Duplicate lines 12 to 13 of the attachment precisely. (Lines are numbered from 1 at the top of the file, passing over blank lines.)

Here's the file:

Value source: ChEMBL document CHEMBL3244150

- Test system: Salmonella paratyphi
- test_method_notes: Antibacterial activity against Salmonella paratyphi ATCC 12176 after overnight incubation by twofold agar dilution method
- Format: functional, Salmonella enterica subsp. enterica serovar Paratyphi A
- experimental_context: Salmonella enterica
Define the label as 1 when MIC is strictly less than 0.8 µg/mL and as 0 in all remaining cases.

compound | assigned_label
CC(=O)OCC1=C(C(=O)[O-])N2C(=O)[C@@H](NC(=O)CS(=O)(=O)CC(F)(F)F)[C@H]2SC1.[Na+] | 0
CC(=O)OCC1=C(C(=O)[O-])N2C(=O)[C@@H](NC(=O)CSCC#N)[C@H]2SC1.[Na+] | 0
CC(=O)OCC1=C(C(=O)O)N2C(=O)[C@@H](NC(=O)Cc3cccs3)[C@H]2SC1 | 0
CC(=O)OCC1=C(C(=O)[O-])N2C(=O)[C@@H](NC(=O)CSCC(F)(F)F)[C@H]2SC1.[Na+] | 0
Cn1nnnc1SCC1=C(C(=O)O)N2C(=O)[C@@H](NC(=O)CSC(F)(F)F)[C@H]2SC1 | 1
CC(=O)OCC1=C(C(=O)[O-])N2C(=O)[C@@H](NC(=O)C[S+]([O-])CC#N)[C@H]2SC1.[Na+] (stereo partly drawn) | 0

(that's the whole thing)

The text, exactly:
Cn1nnnc1SCC1=C(C(=O)O)N2C(=O)[C@@H](NC(=O)CSC(F)(F)F)[C@H]2SC1 | 1
CC(=O)OCC1=C(C(=O)[O-])N2C(=O)[C@@H](NC(=O)C[S+]([O-])CC#N)[C@H]2SC1.[Na+] (stereo partly drawn) | 0